Some clever data-visualization geeks at MIT have created a very cool new map that reveals the social geography of San Francisco coffee shops. A Bernalwood-enhanced look at our portion of the map reveals which parts of Bernal align most organically with each of our local coffee shops:
This map shows the location of every independent coffee shop in San Francisco and the walking-shed community associated with it.
Independent coffee shops are positive markers of a living community. They function as social spaces, urban offices, and places to see the world go by. Communities are often formed by having spaces in which people can have casual interactions, and local and walkable coffee shops create those conditions, not only in the coffee shop themselves, but on the sidewalks around them. We use maps to know where these coffee shop communities exist and where, by placing new coffee shops, we can help form them.
We applied two steps to generate the data displayed by the map. First, we used the Google Places API to locate all coffee shops in a given city. Second, for each point in the map we queried the walking route and distance to its nearest coffee shop using the Google Distance Matrix API.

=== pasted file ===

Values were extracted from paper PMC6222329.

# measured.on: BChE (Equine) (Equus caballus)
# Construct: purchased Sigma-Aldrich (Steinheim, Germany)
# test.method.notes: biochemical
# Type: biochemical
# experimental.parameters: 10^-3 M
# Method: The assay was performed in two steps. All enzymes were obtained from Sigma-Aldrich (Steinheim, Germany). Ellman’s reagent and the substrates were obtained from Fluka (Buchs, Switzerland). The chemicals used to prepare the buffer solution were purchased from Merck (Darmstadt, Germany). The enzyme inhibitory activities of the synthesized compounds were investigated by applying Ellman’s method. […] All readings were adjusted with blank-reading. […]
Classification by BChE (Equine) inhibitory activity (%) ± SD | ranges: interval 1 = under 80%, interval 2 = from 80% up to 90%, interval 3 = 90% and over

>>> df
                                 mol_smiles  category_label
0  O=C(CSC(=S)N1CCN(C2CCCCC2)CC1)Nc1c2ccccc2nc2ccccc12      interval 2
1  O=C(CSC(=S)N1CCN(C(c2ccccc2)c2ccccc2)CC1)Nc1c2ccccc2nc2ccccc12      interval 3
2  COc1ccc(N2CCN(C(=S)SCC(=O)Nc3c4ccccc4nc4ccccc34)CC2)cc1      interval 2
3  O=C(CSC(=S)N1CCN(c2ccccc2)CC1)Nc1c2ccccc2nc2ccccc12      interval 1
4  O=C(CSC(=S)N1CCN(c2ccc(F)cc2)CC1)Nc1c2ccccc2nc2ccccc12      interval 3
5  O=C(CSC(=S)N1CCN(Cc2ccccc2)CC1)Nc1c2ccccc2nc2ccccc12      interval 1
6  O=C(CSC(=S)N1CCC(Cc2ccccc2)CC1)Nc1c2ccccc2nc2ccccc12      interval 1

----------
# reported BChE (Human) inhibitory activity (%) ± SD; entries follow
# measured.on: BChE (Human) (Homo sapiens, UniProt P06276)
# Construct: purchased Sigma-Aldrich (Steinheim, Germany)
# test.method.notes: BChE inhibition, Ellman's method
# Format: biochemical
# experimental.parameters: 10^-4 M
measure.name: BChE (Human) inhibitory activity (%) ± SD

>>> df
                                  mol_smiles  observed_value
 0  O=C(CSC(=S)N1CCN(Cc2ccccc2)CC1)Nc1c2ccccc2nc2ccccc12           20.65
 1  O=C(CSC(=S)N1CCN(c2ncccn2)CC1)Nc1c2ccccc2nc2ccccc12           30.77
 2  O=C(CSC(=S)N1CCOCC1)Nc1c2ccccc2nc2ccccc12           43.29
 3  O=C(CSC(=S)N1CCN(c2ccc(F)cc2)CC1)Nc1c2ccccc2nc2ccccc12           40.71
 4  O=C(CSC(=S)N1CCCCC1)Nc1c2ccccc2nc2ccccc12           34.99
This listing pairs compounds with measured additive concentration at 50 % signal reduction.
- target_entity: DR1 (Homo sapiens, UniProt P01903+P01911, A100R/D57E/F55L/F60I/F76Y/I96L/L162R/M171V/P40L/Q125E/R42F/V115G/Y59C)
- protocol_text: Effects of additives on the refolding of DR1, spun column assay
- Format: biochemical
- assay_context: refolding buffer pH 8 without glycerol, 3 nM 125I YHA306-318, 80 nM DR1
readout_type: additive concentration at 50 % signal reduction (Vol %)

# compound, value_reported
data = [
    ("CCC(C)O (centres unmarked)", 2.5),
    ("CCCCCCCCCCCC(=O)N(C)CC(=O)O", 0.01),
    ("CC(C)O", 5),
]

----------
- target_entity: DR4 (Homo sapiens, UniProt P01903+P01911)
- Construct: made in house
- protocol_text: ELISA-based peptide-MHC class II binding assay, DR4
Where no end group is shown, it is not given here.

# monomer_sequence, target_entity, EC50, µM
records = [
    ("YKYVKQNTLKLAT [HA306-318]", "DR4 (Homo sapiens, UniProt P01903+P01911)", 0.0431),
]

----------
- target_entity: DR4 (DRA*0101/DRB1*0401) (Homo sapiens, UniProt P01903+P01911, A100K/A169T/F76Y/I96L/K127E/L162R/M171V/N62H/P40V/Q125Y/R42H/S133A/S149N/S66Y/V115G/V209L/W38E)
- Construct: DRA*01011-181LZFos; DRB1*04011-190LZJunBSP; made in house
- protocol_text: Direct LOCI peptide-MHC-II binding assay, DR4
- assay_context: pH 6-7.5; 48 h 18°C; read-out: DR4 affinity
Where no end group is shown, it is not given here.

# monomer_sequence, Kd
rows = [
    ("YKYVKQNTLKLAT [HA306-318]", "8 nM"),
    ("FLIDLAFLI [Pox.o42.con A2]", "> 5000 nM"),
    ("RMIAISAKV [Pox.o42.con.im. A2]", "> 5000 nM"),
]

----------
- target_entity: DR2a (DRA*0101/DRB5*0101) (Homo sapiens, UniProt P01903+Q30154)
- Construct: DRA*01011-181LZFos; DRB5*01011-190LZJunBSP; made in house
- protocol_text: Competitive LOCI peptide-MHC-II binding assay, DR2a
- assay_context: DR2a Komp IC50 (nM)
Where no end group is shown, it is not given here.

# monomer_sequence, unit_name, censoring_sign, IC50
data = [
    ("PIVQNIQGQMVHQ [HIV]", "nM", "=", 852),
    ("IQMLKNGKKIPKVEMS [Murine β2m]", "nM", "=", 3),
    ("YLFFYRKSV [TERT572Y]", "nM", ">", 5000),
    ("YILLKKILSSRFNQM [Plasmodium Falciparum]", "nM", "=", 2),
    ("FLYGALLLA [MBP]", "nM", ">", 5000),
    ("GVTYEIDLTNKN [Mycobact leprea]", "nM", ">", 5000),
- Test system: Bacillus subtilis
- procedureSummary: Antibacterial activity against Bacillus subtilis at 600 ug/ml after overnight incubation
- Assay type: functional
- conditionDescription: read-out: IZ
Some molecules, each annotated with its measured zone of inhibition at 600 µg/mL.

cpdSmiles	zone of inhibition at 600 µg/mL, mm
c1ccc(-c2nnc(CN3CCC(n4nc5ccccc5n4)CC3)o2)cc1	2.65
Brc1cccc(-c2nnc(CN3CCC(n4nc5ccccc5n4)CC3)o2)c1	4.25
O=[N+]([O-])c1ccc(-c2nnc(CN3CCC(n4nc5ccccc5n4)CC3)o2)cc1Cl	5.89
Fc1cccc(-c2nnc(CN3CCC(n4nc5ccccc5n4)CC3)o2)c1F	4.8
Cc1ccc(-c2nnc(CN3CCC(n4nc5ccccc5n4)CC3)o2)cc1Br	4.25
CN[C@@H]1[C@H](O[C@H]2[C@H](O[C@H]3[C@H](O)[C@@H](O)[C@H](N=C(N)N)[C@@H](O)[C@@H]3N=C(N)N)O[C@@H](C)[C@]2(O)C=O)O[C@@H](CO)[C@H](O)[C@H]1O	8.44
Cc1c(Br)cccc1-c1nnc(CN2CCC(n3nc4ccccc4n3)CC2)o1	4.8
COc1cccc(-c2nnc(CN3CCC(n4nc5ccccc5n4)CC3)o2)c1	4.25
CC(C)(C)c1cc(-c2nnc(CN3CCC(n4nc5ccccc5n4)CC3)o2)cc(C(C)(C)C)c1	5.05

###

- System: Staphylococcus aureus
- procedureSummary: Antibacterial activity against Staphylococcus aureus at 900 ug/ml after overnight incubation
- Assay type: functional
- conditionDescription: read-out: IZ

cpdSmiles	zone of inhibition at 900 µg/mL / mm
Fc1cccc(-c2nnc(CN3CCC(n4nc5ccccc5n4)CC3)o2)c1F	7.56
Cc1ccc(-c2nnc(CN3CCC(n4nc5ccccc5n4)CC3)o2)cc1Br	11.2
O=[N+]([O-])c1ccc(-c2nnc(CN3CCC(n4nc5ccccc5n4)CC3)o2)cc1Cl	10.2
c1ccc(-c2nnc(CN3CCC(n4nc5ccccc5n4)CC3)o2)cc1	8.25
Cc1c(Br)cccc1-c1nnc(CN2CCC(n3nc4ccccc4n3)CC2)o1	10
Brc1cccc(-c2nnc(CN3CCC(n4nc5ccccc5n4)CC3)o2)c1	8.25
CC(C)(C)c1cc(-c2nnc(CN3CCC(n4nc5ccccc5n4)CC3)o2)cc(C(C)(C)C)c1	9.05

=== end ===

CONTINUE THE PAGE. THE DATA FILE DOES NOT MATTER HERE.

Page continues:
In the final map the colored areas represent a region which is walkable to a specific coffee shop (within one kilometer or 0.7 miles). The intensity of color at each point indicates its distance from its corresponding coffee shop.
Cool! But not perfect. The map was created by algorithms, not humans. So it reveals the logic of physical proximity, not social preference (thought the two often and naturally overlap). Also, the data might be a little old, because the transformative Cafe St. Jorge on Mission near Cortland is not present.
Nevertheless… cool! Here’s how all of San Francisco looks without the Bernal annotations: